Mary Altaffer/AP

After nearly 80 years in Manhattan, the Carnegie Deli is the latest gut-busting spot to close its doors.

Like alligators in the subways, the Carnegie Deli is buried in the mythos of Manhattan, an idea of what New York City is. A dish of sour pickles. Brusque, harried servers ferrying plates of gargantuan corned beef sandwiches across linoleum floors. Autographed photos of out-of-time celebrities and the promise of Dr. Brown’s Cream Soda.

On Friday, the Carnegie Deli announced that after nearly 80 years, the midtown institution will close its doors at the end of 2016. And though the looming death of Jewish delis everywhere has been the cause of some hand-wringing in recent years, the reasons this time at least were personal. “I’m very sad to close the Carnegie Deli but I’ve reached the time of my life when I need to take a step back,” Marian Harper told the New York Post. Harper, who owns both the restaurant and the building on 7th Avenue that houses it, cited “the sleepless nights and grueling hours that come with operating a restaurant business.”

That the deli isn’t being forced shut in the era of changing tastes and high rents in some ways only adds to the disappointment. “The closure of the Carnegie was not an inevitable thing,” said David Sax, author of Save the Deli. “There are too many delis that close because they have to.” Nodding to the historic debate about whether Katz’s, Carnegie, or the now-defunct Stage Deli reigned supreme in New York, Sax likened the cultural import of Friday’s announcement to the Mets or Yankees abruptly deciding to leave town.

Armed with a menu overstuffed with both cured meat and kitsch—“Tongues for the Memory” and “Fifty Ways to Love Your Liver” are staple sandwiches—Carnegie’s fare still stands at forefront of the outsized New York foodscape, a portrait in exaggeration. “The most identifiable thing [about the Carnegie Deli] is size.” Sax explains. “The size of those fucking sandwiches. Carnegie kicked off an arms race in sandwich sizes in the 1970s and 80s and initially it was a war between them and Stage [Deli].”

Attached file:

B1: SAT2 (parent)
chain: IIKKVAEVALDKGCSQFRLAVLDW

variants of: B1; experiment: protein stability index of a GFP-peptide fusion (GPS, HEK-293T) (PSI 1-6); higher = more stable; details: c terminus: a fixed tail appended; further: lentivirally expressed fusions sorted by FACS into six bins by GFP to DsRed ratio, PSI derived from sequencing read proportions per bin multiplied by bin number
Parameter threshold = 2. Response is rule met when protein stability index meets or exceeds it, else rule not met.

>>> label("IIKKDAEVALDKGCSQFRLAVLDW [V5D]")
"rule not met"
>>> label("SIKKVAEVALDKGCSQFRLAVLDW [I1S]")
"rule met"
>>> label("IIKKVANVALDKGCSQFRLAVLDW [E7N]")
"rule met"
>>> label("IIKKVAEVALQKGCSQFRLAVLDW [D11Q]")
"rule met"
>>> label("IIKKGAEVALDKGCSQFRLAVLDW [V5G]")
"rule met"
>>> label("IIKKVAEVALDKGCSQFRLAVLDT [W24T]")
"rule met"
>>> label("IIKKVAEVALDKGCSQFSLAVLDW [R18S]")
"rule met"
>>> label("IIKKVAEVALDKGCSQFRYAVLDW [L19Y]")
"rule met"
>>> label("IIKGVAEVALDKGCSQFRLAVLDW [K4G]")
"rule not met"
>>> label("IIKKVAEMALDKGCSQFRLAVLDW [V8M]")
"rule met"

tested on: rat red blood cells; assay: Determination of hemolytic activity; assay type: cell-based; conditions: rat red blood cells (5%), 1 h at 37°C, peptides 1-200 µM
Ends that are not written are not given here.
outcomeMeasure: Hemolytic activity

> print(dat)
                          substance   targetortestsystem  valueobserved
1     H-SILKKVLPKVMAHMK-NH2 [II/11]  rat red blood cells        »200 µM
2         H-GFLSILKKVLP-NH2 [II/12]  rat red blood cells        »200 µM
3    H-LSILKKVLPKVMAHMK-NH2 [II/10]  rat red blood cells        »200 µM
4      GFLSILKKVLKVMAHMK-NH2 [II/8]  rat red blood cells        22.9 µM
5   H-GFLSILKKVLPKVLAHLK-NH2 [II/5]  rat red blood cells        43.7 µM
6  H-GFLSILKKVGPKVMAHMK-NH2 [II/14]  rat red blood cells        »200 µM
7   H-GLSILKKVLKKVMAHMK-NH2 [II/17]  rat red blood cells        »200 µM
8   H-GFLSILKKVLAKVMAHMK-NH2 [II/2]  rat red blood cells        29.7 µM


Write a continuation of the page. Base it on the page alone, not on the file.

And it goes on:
When erstwhile Republican presidential candidate Jeb Bush sought to define America’s greatness with the image of a pistol earlier this year, New York City Mayor Bill de Blasio’s rebuke was the massive Carnegie Deli pastrami on rye.

Situated around the corner from the deli’s namesake, Carnegie Hall, these skyscraper-shaped sandwiches were part of the gimmick. Like the interspersing of New York City iconography in the opening scene of Manhattan, Woody Allen sets the telling of Broadway Danny Rose, a tale of showbiz redemption, at a table in the back of Carnegie Deli.

“Carnegie became well known because it was near Broadway, because it was near the great centers of screenwriting and comedy and production and late night,” Sax says. “This was pre-Letterman. Mel Brooks and Carl Reiner and the golden age, that’s when Carnegie really grew in prominence. And so, all the photos that line the walls, the connection with Woody Allen, that was the pin that set the genesis of modern American comedy. That restaurant and Stage [Deli] were tied to it. It associated the Jewish deli with that in the popular imagination.”

This quirkiness remains part of the charm. Just this month, the deli was hawking a $29.99 specialty turkey-and-pastrami sandwich for New York Fashion Week, which it generously offered for free to any model that managed to finish it.

Of course, just as the Borscht Belt fell out of favor, Carnegie Deli also lost its luster as its prices and novelty status made it more and more of a tourist trap than a New Yorker standby. It almost seems fitting that the deli will actually live on at outlets in Vegas casinos and Madison Square Garden. Almost.

This post originally appeared on The Atlantic.

About the Author

Adam Chandler
Adam Chandler

Adam Chandler is a former staff writer at The Atlantic.

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